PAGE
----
2015 Ford Mustang Could Weigh 10% Less - Cost 10% More
The folks at Edmunds recently spoke with an obviously unnamed source familiar with the 2015 Ford Mustang project and this secret informant had a whole lot to say about the next generation of the longest running car in America. Most notably, the 2015 Mustang will be smaller and lighter – improving both performance and efficiency – but it could also see a price increase in the area of 10% depending on the trimline and options chosen.
First up, the most enticing piece of information on the 2015 Ford Mustang is that the engineering and design teams are looking to cut weight in a big way. Allegedly, the team is looking to lighten up the next generation Mustang by a minimum of 400 pounds so compared to the current generation Mustang, the 2015 models could weigh roughly 12% less than the outgoing models. That means that the 2015 Mustang will offer better performance with similar drivetrains while also being substantially more efficient.
Ford Motor Company plans to hit this new lower weight for the 2015 Ford Mustang in a variety of ways with the first being smarter use of the available materials. We are not likely to see ultra lightweight materials such as carbon fiber or other non-metal composites but we are likely to see a greater use of aluminum and high strength steel – which will make the car lighter without reducing structural integrity. The 2015 Mustang will also be designed from start to finish with weight reduction in mind so we can expect to see a departure of any components that add weight but do not add any measure of safety or performance. Ford has introduced high strength steel in other new models and that high tech steel allows for use of less material to achieve the same results. For example, using high strength steel in the body structure of a unibody vehicle like the 2015 Mustang allows the company to use less metal to construct the body. Since less metal is used, the car will weigh less but since high strength steel is used in place of “normal” steel – no structural integrity is compromised. Also, using more components like the hood, the door shells and the trunk lid out of aluminum allows the company to cut unnecessary weight from the Mustang.
The other way that Ford will make the 2015 Mustang lighter is be reducing the overall size of the vehicle. Mind you, the new Mustang will still offer the same relative proportions but we can expect the new model to be around 15 inches shorter with the changes being made mostly to the overhang areas in front of the front wheels and behind the rear wheels. The result would be a car that is roughly 173 inches long compared to 188 inches for the 2013 Mustang. Edmunds’ source also suggested that the 2015 Mustang will be about 6.5 inches narrower, with a width of just 67-68 inches wide. It is this decrease in size that may not sit well with consumers as the Mustang is already a fairly tight car inside so cutting 15 inches from the length and almost 7 inches from the width could have a negative impact on interior space. However, for those drivers who don’t care about interior space (since Ford will likely work to make sure that there is as little impact on actual functional space as possible), this new lighter Mustang will offer performance and economy like nothing the market has seen.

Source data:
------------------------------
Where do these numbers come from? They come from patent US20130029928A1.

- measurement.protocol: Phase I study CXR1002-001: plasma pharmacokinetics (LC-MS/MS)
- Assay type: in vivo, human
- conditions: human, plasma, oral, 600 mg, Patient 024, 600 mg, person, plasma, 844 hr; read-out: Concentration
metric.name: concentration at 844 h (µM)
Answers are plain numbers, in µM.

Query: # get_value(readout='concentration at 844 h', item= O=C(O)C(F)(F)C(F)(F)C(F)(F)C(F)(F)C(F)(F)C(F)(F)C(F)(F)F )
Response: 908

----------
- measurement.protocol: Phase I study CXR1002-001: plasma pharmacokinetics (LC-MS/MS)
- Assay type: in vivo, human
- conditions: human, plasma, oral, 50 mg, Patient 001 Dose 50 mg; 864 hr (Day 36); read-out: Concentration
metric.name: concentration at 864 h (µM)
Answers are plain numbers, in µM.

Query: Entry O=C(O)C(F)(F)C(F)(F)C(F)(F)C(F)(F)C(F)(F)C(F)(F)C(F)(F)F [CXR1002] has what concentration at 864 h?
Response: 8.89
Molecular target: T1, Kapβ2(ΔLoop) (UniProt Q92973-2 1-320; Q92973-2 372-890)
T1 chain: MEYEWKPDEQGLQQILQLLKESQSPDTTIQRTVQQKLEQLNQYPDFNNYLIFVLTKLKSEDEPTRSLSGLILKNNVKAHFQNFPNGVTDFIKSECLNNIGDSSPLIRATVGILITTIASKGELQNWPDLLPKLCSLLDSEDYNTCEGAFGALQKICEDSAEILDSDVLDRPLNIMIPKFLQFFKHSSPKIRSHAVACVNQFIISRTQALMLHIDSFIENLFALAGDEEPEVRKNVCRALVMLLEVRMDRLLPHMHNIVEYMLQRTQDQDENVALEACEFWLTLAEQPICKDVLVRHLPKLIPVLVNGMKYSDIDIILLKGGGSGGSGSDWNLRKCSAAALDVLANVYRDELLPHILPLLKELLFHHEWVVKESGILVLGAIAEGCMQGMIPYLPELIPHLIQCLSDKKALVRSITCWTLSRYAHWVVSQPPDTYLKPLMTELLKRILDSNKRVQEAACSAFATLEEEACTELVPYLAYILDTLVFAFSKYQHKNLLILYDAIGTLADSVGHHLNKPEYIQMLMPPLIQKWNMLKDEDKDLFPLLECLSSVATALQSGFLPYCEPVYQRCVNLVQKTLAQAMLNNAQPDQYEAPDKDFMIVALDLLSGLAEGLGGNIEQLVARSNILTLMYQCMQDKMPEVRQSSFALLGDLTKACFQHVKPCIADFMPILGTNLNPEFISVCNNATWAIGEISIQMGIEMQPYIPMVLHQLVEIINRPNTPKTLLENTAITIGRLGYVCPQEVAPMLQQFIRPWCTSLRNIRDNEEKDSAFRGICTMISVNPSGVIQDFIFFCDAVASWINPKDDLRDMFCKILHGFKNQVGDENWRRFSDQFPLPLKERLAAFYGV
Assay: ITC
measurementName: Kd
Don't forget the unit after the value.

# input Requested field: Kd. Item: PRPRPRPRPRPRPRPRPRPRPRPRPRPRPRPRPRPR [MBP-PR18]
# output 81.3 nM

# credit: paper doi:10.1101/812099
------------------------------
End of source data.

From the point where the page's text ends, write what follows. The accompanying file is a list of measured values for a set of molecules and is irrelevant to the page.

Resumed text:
The downside to this report is that when the 2015 Ford Mustang is introduced, it is going to carry a higher price than the current models. The source explained that the price for lower end “base” models including the lightly equipped V6 and GT Coupes (non-premium package) will likely not increase by much but the loaded up models could be quite a bit more expensive. In fact, the price of a fully loaded Mustang could cost as much as 10% more than the current Mustang. What that means in actual dollars and cents is that where a heavily loaded up 2014 Ford Mustang GT Premium costs roughly $42,910, the 2015 equivalent would cost upwards of $47,000. That seems like a whole lot of cash for a Mustang GT but it would still be less expensive than a Dodge Challenger SRT8.